In the world of rock n' roll, there's plenty of room for creativity. There's also a huge emphasis on respecting the "classics," which in turn leads to confusion. Plenty of different, unique bands take on the same names, leading to perplexing Google searches and sometimes, exposure to the wrong band. Here's a list of names even we get confused.
The Sound/The Sounds
Slap an "S" on that bitch and you've got yourself a whole new band. The Sound, an early '80s post-punk band, is not to be confused with the modern Sounds, the Swedish indie rock band coming to Tempe's Marquee Theatre on Sunday, November 13.
Nirvana and Skid Row
Cobain and Co. had it rough. First, they decided to name their band Skid Row. It turns out, a band with a much different sound with the same name appeared just one year earlier. Maybe you've heard of them.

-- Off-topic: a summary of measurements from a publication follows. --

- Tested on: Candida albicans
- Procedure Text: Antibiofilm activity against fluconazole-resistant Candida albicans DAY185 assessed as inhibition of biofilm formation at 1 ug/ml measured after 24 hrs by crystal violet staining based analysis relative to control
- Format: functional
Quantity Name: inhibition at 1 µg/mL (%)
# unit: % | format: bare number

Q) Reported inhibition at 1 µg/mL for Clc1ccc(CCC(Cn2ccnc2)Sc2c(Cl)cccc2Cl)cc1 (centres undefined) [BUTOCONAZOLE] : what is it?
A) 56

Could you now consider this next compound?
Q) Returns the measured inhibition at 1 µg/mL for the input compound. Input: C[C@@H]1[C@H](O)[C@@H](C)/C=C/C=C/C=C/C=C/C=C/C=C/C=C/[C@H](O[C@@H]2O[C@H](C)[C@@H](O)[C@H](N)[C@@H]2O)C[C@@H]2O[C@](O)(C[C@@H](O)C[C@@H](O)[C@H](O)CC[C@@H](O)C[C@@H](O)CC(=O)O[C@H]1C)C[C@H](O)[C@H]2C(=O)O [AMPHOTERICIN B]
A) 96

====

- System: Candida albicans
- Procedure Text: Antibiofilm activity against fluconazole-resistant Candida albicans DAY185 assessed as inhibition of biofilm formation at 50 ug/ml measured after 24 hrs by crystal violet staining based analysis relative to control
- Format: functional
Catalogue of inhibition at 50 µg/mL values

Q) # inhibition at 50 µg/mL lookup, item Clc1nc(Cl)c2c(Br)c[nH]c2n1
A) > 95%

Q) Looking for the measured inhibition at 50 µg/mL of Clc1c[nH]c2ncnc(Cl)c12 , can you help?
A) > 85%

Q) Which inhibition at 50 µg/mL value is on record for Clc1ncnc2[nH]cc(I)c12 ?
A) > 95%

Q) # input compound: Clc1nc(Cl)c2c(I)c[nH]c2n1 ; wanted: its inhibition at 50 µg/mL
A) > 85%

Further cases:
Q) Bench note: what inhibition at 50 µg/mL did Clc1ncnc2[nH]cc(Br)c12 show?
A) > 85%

To avoid confusion, they named their band Nirvana. But, of course, that was taken by a 1960s UK-based prog rock group, which they soon found out after the release of Nevermind. Nirvana Nirvana paid UK Nirvana $100,000. UK Nirvana still got keep the name.
The Weekend/The Weeknd/The Weekend/Weekend
A grand total of four acts have used the same name, but you have to respect singer Abel Tesfaye for at least managing to take a letter out. It has been used in Canada, Wales and most recently, for a San Francisco-based lo-fi shoegaze band.
Pop rockers The Men only scored one real hit with "Church of Logic, Sin, and Love." Make way for androgynous hipsters MEN.
"Devotchka" in Russian means "girl." Still, it's curious that two starkly different bands wound up with the same, rather unusual name. Spot the differences:
KEEP PHOENIX NEW TIMES FREE...
Since we started Phoenix New Times, it has been defined as the free, independent voice of Phoenix, and we'd like to keep it that way. With local media under siege, it's more important than ever for us to rally support behind funding our local journalism. You can help by participating in our "I Support" program, allowing us to keep offering readers access to our incisive coverage of local news, food and culture with no paywalls.